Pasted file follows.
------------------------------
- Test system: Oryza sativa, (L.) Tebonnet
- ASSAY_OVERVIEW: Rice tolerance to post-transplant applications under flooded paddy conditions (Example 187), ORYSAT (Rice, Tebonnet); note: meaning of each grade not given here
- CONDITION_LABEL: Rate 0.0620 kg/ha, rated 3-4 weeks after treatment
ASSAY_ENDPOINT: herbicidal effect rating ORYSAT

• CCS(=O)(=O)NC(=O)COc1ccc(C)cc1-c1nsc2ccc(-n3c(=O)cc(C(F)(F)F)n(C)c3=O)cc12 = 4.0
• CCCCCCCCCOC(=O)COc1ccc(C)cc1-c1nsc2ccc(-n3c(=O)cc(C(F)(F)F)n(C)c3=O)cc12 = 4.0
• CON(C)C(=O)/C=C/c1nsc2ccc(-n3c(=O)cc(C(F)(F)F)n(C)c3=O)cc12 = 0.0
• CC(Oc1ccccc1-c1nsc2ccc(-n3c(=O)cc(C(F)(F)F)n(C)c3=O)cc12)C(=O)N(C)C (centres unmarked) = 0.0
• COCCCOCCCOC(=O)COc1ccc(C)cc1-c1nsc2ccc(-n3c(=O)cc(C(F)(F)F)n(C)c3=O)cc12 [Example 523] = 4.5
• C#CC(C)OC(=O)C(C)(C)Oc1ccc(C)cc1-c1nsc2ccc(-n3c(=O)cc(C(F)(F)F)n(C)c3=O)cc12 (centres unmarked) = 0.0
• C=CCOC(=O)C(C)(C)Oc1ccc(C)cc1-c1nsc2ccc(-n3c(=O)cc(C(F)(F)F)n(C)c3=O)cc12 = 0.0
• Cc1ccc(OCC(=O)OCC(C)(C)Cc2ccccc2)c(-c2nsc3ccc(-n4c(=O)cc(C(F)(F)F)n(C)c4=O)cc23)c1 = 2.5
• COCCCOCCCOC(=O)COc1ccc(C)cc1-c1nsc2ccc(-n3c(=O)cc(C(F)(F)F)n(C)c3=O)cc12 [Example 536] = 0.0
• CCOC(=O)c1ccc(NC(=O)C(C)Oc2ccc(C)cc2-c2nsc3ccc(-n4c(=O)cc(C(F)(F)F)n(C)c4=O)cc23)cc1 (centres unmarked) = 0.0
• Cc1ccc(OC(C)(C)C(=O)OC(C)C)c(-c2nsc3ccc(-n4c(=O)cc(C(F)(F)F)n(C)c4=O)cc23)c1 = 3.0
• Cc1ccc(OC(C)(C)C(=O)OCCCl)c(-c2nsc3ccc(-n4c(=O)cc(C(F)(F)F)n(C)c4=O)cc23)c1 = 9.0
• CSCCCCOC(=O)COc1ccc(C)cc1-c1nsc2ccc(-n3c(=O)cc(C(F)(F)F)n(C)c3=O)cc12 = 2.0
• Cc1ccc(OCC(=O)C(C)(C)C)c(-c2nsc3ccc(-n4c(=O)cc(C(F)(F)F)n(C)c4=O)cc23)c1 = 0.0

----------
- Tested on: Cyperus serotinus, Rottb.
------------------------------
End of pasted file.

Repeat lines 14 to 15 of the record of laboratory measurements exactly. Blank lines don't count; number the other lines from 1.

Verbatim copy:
• CCOC(=O)c1ccc(NC(=O)C(C)Oc2ccc(C)cc2-c2nsc3ccc(-n4c(=O)cc(C(F)(F)F)n(C)c4=O)cc23)cc1 (centres unmarked) = 0.0
• Cc1ccc(OC(C)(C)C(=O)OC(C)C)c(-c2nsc3ccc(-n4c(=O)cc(C(F)(F)F)n(C)c4=O)cc23)c1 = 3.0